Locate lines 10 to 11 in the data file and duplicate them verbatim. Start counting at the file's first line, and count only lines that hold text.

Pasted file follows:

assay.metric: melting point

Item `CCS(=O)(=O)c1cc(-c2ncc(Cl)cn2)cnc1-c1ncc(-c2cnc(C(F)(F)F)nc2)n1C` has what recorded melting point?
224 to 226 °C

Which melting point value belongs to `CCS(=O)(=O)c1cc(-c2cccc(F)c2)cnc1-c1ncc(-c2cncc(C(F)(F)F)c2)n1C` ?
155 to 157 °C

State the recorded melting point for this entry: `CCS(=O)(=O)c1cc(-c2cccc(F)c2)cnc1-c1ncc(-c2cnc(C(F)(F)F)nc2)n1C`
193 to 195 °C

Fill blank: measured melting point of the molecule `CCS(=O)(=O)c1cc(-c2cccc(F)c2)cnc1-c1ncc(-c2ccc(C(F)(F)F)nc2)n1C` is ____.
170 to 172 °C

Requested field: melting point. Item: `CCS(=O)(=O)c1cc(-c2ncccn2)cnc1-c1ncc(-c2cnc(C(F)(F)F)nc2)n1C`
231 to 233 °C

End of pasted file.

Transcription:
Requested field: melting point. Item: `CCS(=O)(=O)c1cc(-c2ncccn2)cnc1-c1ncc(-c2cnc(C(F)(F)F)nc2)n1C`
231 to 233 °C